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Learning From the Fins of Ray-Finned Fish for the Propulsors of Unmanned Undersea Vehicles

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Advanced propulsors are required to help unmanned undersea vehicles (UUVs) overcome major challenges associated with energy and autonomy. The fins of ray-finned fish provide an excellent model from which to develop propulsors that can create forces efficiently and drive a wide range of behaviors, from hover to low-speed maneuvers to high-speed travel. Although much is known about the mechanics of fins, little is known about the fin’s sensorimotor systems or how fins are regulated in response to external disturbances. This information is crucial for implementing propulsive and control systems that exploit the same phenomena as the biological fins for efficiency, effectiveness, and autonomous regulation. Experiments were conducted to evaluate the in vivo response of the sunfish and its pectoral fins to vortex perturbations applied directly to the fish and to the fins. The fish and the fins responded actively to perturbations that disturbed the motion of the fish body. Surprisingly, perturbations that deformed the fins extensively did not cause a reaction from either the fins or the body. These results indicate that the response of the pectoral fins to large deformations is not reflexive and that fin motions are regulated when it is necessary to correct for disturbances to the motion of the fish. The results also demonstrate a benefit of compliance in propulsors, in that external perturbations can disturb the fins without having its impact be transferred to the fish body.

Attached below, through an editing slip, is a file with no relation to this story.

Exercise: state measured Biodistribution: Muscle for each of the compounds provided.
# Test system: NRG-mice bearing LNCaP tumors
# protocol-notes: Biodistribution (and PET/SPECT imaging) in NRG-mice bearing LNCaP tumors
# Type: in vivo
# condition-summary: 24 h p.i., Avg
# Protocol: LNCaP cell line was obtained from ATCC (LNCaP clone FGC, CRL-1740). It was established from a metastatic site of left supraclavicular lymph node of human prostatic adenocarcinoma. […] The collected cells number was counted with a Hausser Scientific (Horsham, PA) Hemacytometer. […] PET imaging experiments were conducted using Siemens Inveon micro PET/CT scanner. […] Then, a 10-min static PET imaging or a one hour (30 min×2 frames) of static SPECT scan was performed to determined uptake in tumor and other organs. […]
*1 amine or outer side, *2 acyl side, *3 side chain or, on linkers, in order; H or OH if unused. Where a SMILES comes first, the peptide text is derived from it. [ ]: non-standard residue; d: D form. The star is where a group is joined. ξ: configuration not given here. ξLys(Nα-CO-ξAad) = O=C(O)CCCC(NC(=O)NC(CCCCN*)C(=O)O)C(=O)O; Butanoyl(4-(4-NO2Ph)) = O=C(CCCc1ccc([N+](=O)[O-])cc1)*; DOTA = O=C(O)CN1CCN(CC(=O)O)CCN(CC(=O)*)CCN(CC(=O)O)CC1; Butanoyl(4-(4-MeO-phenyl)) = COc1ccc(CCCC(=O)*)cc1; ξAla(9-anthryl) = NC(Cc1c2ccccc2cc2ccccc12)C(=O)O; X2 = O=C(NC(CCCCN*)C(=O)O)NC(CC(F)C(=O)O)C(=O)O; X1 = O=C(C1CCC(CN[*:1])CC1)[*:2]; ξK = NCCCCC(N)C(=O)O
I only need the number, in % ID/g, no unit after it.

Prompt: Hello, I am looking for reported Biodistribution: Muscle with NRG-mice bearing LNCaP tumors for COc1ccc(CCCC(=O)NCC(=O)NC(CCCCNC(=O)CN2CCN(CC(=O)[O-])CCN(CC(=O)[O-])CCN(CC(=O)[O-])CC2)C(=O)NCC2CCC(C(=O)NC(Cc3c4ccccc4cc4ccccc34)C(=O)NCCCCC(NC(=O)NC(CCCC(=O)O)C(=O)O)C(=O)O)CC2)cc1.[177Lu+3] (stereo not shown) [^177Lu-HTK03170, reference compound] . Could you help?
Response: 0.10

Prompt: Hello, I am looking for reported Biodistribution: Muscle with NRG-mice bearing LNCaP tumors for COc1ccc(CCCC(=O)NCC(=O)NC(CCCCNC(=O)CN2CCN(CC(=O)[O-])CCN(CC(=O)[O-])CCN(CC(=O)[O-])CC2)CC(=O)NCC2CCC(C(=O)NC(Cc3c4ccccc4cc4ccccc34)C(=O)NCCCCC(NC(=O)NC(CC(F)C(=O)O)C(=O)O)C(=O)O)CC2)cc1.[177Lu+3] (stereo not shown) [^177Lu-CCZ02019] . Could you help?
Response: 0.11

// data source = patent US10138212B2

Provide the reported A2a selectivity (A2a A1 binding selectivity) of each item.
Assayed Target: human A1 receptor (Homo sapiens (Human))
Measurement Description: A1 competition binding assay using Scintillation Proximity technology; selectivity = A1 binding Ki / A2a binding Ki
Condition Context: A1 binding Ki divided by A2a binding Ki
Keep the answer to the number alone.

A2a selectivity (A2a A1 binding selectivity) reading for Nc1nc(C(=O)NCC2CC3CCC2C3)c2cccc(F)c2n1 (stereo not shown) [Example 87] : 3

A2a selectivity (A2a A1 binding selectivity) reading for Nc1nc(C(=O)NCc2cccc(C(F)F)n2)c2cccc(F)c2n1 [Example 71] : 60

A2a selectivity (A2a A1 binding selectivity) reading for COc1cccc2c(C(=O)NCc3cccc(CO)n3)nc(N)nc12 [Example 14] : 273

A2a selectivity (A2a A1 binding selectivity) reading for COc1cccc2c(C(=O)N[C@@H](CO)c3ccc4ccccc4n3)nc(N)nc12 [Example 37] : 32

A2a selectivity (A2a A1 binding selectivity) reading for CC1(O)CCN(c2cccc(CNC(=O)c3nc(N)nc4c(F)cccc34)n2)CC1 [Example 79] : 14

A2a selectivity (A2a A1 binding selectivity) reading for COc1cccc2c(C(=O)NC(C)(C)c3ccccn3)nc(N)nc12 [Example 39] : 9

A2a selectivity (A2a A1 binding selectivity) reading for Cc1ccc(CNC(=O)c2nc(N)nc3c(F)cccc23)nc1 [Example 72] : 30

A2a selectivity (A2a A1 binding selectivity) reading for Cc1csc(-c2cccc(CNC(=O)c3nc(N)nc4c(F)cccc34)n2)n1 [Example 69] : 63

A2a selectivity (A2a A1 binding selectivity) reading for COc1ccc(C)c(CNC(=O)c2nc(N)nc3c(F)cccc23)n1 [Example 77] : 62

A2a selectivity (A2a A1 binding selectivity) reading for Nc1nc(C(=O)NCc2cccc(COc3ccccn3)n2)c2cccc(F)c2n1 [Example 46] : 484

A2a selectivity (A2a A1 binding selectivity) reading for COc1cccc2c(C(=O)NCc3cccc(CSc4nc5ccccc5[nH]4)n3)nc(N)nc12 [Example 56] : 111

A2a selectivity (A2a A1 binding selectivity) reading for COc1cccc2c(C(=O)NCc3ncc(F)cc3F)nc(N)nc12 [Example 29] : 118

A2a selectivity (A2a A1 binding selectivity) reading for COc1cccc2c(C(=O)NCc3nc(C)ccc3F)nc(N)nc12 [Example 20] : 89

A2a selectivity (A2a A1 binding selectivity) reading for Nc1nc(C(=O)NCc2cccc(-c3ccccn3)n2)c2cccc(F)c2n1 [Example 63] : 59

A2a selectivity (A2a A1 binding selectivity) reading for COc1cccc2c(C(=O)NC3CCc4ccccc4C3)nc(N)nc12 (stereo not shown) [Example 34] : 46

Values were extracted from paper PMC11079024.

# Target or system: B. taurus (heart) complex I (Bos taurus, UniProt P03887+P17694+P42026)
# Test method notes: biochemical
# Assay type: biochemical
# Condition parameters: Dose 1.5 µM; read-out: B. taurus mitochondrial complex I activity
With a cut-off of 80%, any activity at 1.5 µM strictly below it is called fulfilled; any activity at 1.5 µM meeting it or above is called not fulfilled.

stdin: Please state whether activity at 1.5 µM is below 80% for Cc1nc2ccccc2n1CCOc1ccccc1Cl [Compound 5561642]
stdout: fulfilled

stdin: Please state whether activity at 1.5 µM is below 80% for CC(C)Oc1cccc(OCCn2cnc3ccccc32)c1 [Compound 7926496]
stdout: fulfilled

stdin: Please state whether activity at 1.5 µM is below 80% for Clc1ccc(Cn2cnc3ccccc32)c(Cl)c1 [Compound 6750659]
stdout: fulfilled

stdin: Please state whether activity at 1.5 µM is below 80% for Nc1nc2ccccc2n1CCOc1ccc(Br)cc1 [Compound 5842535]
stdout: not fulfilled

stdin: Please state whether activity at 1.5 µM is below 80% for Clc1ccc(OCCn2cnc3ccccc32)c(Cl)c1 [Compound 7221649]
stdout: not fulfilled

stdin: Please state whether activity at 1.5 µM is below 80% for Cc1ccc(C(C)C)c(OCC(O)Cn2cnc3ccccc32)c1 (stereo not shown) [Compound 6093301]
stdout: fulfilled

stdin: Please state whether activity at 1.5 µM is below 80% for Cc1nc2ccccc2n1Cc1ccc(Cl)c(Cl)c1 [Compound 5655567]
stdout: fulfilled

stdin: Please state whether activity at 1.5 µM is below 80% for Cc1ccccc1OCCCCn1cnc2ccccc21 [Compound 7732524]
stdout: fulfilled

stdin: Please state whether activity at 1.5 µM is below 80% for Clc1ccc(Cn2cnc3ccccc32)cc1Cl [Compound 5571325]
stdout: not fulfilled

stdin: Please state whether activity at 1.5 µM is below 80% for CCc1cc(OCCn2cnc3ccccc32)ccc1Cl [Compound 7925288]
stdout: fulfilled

Keywords: biorobotics; flapping fins; sensory-based control; vortex pertubations

Document Type: Research Article


Publication date: July 1, 2011

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  • The Marine Technology Society Journal is the flagship publication of the Marine Technology Society. It publishes the highest caliber, peer-reviewed papers on subjects of interest to the society: marine technology, ocean science, marine policy and education. The Journal is dedicated to publishing timely special issues on emerging ocean community concerns while also showcasing general interest and student-authored works.
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